Trouts Journal

How To: Tying A Micro Pheasant Tail Nymph

Ivan Orsic / Oct 26, 2021

Around this time of year a few of us at the shop will be asked, "How do you tie a simple pheasant tail nymph?". Typically around this time of the year, we see flows take a bit of a dip here on our favorite tailwater streams and as a result, many of us downsize our flies or switch up our tactics to subsurface flies. This gives reason to why around this time of year we get this question a lot. If you are one of those people who take some ownership in how flies are made and would rather fish something that comes from your own vise then this post is for you.

Today we will be going over how to tie a basic pheasant tail pattern. Sure there is a wide range of underwater nymphs you can tie however, this pattern has stood the test of time and consistently catches fish on even the more technical of rivers. This is an unweighted version of this pattern however if you would like a weighted version you can simply apply a weight of your choice - a tungsten bead - before applying your initial thread wraps.

Today's recipe is brought to you by Tim Flagler from tightline productions. This video was originally posted to Orvis's website which is how I caught wind of this video. If you are more of a fan of videos feel free to skip to the bottom of this page and follow along with the video version. If you enjoy more photographic step-by-step instructions continue on reading. Before we begin let's go over today's tying materials needed for tying up a Micro Pheasant Tail Nymph.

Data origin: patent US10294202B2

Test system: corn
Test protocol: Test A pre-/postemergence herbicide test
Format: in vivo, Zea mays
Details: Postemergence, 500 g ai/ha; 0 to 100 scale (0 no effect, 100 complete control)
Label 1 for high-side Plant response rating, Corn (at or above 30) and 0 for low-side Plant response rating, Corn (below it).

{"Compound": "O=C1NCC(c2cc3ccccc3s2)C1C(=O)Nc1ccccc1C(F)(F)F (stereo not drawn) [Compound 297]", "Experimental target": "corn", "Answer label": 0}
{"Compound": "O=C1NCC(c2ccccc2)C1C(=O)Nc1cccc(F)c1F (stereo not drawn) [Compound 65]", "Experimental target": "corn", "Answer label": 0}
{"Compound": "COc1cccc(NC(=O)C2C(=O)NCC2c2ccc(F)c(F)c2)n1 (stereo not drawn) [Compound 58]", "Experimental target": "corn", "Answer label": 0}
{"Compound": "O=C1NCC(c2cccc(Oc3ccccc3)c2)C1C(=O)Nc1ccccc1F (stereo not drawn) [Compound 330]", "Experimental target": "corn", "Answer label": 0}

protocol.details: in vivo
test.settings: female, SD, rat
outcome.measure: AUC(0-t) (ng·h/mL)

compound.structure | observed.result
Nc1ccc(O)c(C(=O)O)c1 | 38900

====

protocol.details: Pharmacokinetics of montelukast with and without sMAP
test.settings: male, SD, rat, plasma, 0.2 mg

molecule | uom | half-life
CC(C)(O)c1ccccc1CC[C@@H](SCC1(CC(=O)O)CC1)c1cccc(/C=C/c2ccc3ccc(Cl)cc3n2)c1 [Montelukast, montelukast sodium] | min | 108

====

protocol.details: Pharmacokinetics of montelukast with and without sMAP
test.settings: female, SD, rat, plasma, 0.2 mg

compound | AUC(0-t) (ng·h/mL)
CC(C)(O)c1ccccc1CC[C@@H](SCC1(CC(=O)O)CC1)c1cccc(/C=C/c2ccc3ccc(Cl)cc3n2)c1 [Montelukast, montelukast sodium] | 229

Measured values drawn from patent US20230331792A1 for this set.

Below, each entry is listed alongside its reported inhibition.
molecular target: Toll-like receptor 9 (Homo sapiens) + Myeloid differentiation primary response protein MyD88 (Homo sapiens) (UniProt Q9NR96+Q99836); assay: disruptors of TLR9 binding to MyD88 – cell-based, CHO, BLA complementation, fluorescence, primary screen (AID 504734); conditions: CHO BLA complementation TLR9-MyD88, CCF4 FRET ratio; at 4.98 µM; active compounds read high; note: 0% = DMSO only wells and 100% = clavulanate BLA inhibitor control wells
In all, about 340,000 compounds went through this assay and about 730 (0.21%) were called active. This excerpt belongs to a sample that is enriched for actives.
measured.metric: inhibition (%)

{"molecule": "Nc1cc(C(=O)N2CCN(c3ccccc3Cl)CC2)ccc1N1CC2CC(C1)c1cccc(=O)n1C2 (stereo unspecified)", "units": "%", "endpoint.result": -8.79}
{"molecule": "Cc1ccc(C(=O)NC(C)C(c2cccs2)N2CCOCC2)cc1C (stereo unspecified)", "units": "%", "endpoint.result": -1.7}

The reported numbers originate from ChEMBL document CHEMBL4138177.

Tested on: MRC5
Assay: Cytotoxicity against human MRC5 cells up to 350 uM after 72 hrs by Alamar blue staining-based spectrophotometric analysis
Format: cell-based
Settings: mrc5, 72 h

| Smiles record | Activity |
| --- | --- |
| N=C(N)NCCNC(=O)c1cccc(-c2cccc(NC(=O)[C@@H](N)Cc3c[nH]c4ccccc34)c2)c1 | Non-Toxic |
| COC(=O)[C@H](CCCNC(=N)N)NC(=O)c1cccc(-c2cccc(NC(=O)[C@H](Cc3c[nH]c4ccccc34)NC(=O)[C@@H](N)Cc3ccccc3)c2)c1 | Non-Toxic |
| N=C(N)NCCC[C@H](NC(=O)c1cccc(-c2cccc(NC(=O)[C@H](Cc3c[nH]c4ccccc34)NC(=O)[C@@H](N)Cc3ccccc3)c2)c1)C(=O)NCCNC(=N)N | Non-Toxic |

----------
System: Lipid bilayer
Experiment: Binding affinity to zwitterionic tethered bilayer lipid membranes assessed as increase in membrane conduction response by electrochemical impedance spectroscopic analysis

Tying Materials Needed:

Hook Size: 3X-long nymph hook (e.g.Umpqua TMC 3761), sizes 18-24.

: Olive, 6/0.

Rib: Copper Ultra Wire, size X-SM.

Tail/abdomen: Dyed-brown pheasant-tail fibers.

Thorax/wingcase: Dyed-brown pheasant-tail fibers.

Adhesive: Head cement.

Tying Note: Try with a different color pheasant tail if you are looking for different color variations.

A special note on barbed hooks: Since the nature of this fly is very small it is wise to remove the barb off of your hook before you begin to tie your fly. Due to the small nature of your hook fishing with a barb can cause problems when removing from the jaws of a fish.

Fly Tying - Hooks
Umpqua TMC 3761 Fly Fishing Hook - Qty. 25
Umpqua TMC 3761 Fly Fishing Hook - Qty. 25
Fly Tying - Thread/Wire/Floss
Uni 6/0 Fly Tying Thread
Uni 6/0 Fly Tying Thread
Fly Tying - Thread/Wire/Floss
Hareline UTC Wire
Hareline UTC Wire
Fly Tying - Hackle and Fur
Hareline Pheasant Tail Feathers
Hareline Pheasant Tail Feathers
Fly Tying - Adhesive/Glue
Hareline Hard As Hull
Hareline Hard As Hull
Step One

Start your thread wraps on the hook shank and begin making wraps rearwards. It is important to leave a hook-eye length of space between the start of your thread wraps and the eye of the hook.

Step Two

For durability, flash, and body taper you will use copper-colored wire for body wraps. For this section, a 3-inch length of copper-colored wire is more than enough. Remember that these flies are extremely small. To secure your wire you will want to make rearward wraps with your thread until your wire is secure.

Step Three

Pick out three Pheasant Tails fibers of your choice and remove them from the spine of the feather. A helpful tip is to remember to remove your curly ends of the feather with a pair of scissors. Once your pheasant tail ends are cleaned keep the tips perpendicular and place them on the hook shank to create your tail. You will want to make your tail about a hook gap in length.

Step Four

Once your pheasant tail is secured with your thread wraps, you will want to make a few touch wraps w/ the remainder of the pheasant tail. You will want to wrap until you reach your initial wraps of tying thread.

Steps moving clockwise on the image.
Step Five